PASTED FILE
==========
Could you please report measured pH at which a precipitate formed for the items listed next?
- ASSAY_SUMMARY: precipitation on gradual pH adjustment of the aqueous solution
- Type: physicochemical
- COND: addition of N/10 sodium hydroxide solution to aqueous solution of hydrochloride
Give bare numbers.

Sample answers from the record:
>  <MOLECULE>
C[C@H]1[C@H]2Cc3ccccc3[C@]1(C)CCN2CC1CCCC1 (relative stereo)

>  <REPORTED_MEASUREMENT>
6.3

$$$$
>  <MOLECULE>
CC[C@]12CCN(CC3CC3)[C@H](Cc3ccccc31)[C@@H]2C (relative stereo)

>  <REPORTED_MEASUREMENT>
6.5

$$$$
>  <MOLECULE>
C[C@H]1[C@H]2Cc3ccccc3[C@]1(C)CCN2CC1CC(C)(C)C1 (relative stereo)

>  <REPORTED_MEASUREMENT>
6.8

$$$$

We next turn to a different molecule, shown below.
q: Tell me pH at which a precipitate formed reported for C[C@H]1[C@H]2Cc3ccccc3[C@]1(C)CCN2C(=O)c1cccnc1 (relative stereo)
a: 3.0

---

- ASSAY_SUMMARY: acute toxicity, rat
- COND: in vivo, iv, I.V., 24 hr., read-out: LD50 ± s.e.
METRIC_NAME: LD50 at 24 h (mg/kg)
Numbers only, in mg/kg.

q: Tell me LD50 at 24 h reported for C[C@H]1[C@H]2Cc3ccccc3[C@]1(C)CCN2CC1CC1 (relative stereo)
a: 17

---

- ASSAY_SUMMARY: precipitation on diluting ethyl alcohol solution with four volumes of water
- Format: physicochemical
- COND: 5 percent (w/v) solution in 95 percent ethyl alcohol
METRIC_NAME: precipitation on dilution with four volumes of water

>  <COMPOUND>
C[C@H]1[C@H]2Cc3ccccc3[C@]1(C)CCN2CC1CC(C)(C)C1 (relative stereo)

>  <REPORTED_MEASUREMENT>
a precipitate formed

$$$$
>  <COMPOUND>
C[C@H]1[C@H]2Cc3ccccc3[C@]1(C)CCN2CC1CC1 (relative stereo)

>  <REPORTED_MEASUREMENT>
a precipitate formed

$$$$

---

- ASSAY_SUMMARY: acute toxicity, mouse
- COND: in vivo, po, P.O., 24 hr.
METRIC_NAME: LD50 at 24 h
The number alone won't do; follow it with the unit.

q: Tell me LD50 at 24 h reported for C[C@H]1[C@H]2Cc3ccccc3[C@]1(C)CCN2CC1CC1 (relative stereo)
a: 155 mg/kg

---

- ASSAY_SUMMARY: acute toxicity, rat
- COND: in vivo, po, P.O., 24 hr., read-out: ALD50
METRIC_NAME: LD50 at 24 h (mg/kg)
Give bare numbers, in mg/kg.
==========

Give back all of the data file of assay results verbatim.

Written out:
Could you please report measured pH at which a precipitate formed for the items listed next?
- ASSAY_SUMMARY: precipitation on gradual pH adjustment of the aqueous solution
- Type: physicochemical
- COND: addition of N/10 sodium hydroxide solution to aqueous solution of hydrochloride
Give bare numbers.

Sample answers from the record:
>  <MOLECULE>
C[C@H]1[C@H]2Cc3ccccc3[C@]1(C)CCN2CC1CCCC1 (relative stereo)

>  <REPORTED_MEASUREMENT>
6.3

$$$$
>  <MOLECULE>
CC[C@]12CCN(CC3CC3)[C@H](Cc3ccccc31)[C@@H]2C (relative stereo)

>  <REPORTED_MEASUREMENT>
6.5

$$$$
>  <MOLECULE>
C[C@H]1[C@H]2Cc3ccccc3[C@]1(C)CCN2CC1CC(C)(C)C1 (relative stereo)

>  <REPORTED_MEASUREMENT>
6.8

$$$$

We next turn to a different molecule, shown below.
q: Tell me pH at which a precipitate formed reported for C[C@H]1[C@H]2Cc3ccccc3[C@]1(C)CCN2C(=O)c1cccnc1 (relative stereo)
a: 3.0

---

- ASSAY_SUMMARY: acute toxicity, rat
- COND: in vivo, iv, I.V., 24 hr., read-out: LD50 ± s.e.
METRIC_NAME: LD50 at 24 h (mg/kg)
Numbers only, in mg/kg.

q: Tell me LD50 at 24 h reported for C[C@H]1[C@H]2Cc3ccccc3[C@]1(C)CCN2CC1CC1 (relative stereo)
a: 17

---

- ASSAY_SUMMARY: precipitation on diluting ethyl alcohol solution with four volumes of water
- Format: physicochemical
- COND: 5 percent (w/v) solution in 95 percent ethyl alcohol
METRIC_NAME: precipitation on dilution with four volumes of water

>  <COMPOUND>
C[C@H]1[C@H]2Cc3ccccc3[C@]1(C)CCN2CC1CC(C)(C)C1 (relative stereo)

>  <REPORTED_MEASUREMENT>
a precipitate formed

$$$$
>  <COMPOUND>
C[C@H]1[C@H]2Cc3ccccc3[C@]1(C)CCN2CC1CC1 (relative stereo)

>  <REPORTED_MEASUREMENT>
a precipitate formed

$$$$

---

- ASSAY_SUMMARY: acute toxicity, mouse
- COND: in vivo, po, P.O., 24 hr.
METRIC_NAME: LD50 at 24 h
The number alone won't do; follow it with the unit.

q: Tell me LD50 at 24 h reported for C[C@H]1[C@H]2Cc3ccccc3[C@]1(C)CCN2CC1CC1 (relative stereo)
a: 155 mg/kg

---

- ASSAY_SUMMARY: acute toxicity, rat
- COND: in vivo, po, P.O., 24 hr., read-out: ALD50
METRIC_NAME: LD50 at 24 h (mg/kg)
Give bare numbers, in mg/kg.